New to owning a rabbit? The question of "What type of bunny food should you be feeding your rabbit?" is more than likely at the front of your mind.
A house rabbit's diet should be made up of mostly of grass hay, with a mix of fresh vegetables and good quality pellets. They also need to have constant access to water, whether in a bowl or bottle. Any other kind of food is considered a treat, like fruits, and should be given in limited quantities.
The best way to determine what type of food is best for your rabbit, consider and factor in the age of your rabbit.
Baby Rabbits (Birth to 8 Weeks)
Baby Rabbits, or kits, between birth and 3 weeks old should be fed solely on their mother’s milk.
By 3 to 7 weeks of age, rabbits should still feed on the mother’s milk as well as very small helping of Alfalfa Hay and Pellets.
When rabbits are about 7 weeks old, they should have access to unlimited Alfalfa Hay and Pellets. Kits are usually weaned from their mother’s milk by eight weeks of age, depending on the breed.
Juveniles (8 Weeks to 7 Months)
Between weaning and 7 months of age, the juvenile rabbit can have an unlimited amount of Pellets and Alfalfa Hay.
At 3 months of age, start introducing small amounts of vegetables into your rabbit's diet. Introduce one vegetable at a time, if any vegetable seems to cause digestive problems, avoid feeding it in the future.
Young Adults (7 Months to 1 Year)
Young adults should feed mainly on Timothy Hay. Timothy Hay is extremely important for rabbits at this age because it keeps the rabbit healthy and at the right weight.
At this time in their life they should be eating fewer pellets (½ cup of pellets per every six pounds of rabbit’s body weight daily).
Because of the decrease in pellets, along with the unlimited Timothy Hay you can increase the amount of vegetables to make up the loss in nutrition.
Fruits can be given, but no more than 1-2 ounces (2-4 tablespoons) per every six pounds of body weight daily.
Mature Adults (1-5 Years)
By the time rabbits reach one year old, they should be fed an unlimited supply of Timothy or grass hay.
You should decrease the amount of pellets to be ¼ cup per every six pounds of body weight daily.
As vegetables are introduced and after your rabbit has deemed them tolerable, you should feed them 2 cups per every six pounds of body weight daily.
Fruits can be given sparingly (a max of 2 tablespoons per every six pounds of body weight daily).
Seniors (6 Years and Older)
Senior rabbits can be fed the same as mature adults but keep an eye on their weight. If they begin to have weight loss issues and can’t maintain their weight, you can increase the amount of pellets they have.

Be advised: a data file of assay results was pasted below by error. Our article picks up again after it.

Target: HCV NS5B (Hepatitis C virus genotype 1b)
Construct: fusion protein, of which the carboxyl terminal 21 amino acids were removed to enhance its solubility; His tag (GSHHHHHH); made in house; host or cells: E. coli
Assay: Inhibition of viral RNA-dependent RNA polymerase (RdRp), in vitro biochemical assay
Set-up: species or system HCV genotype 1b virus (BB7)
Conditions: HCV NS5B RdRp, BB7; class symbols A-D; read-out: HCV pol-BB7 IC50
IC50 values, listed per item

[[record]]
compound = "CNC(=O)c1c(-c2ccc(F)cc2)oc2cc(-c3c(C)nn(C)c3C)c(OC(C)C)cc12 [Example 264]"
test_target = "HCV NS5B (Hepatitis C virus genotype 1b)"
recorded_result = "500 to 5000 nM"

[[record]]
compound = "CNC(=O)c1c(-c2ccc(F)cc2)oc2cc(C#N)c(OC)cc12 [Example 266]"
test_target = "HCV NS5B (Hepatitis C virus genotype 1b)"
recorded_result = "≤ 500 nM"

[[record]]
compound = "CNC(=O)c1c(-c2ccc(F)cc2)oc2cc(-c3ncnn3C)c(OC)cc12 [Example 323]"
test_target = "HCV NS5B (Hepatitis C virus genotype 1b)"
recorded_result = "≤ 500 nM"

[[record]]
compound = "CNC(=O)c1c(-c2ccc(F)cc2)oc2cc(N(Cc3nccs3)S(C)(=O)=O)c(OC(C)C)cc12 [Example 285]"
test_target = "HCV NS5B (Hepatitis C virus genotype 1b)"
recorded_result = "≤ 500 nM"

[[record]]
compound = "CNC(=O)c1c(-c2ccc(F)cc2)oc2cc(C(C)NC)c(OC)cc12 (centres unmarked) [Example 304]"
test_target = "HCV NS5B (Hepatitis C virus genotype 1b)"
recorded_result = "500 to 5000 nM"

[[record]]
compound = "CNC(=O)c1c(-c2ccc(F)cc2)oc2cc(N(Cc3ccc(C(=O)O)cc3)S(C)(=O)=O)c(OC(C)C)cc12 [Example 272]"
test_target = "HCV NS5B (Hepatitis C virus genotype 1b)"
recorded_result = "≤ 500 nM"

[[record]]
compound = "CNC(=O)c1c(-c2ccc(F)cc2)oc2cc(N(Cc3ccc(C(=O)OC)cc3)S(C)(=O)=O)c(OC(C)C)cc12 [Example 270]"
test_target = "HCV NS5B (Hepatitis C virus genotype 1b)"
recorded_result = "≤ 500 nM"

Alfalfa Hay can also be given to underweight rabbits in order for them to gain weight, but only if their calcium levels are normal.
To determine senior’s calcium levels and other components of their blood it’s recommended that they receive annual blood workups.
Food for Rabbit's and Other Small Pet's Diet: The Importance of Grass Hays
Grass hay is an important staple in the diet of rabbits, guinea pigs and chinchillas. For rabbits 7 months and older and guinea pigs 6 months and older, grass hay should make up 80% of their diet. For chinchillas older than a year, grass hay should make up 75% of their diet. The constant foraging and grazing encouraged by hay helps to keep them physically active and mentally stimulated. It also helps to wear down their teeth while the long strand fiber helps to keep their digestion regular and functioning properly.
Timothy Hay, Orchard Grass, and Mountain Grass are high in fiber and low in both protein and calcium content, which is ideal for keeping the digestive tracts of rabbits and other small animals functioning properly. Timothy Hay can be fed free-choice to your rabbits, guinea pigs, chinchillas and other small animals, and should be a mainstay of any small herbivore's diet. Free-choice feeding means that the hay is constantly available and the animals can balance their own diet, without increased risk of weight gain or digestion issues.
Alfalfa Hay has a thicker stem and lots of elliptical leaves compared to the long thin leaves found on grass hays. The leaves run all along the thick and pliable stock. While it’s commonly referred to as Alfalfa Hay, it’s actually a legume (beanstalk). Full of protein and nutrients, it’s perfect for growing rabbits between the ages of 3 weeks and 7 months. Mature rabbits can only eat a limited amount of Alfalfa due to the high levels of protein and calcium. It’s crucial that you transition your small pet to a grass hay as soon as they are old enough, otherwise they’ll end up facing major health issues such as obesity, digestion and urinary tract issues, along with an increase risk of bladder stones.
Play With Hay for Rabbits: Fun Ways to Provide Bunny Food for Rabbits
Offering Timothy Hay, Orchard Grass, Mountain Grass or Alfalfa Hay for your rabbit or small pet in fun and innovative ways can increase consumption if you having issues with them eating enough. Here are two ideas you can try:
Placing a cardboard tube, basket, or safe toy filled with hay in your rabbit or small pet’s favorite spot.
Putting a layer of hay on the bottom of their cage/hutch or hiding other food or treats in it for them to find along the way.
Hay is the most important part of what rabbits eat when it comes to bunny food, but rabbits do enjoy many different kinds of vegetables, fruits, and pellets in their diets. A diverse diet allows your rabbit to experience other tastes and foods while allowing them to get other nutrients into their system. Find the right hay for your rabbits or small pets and watch how much they enjoy eating!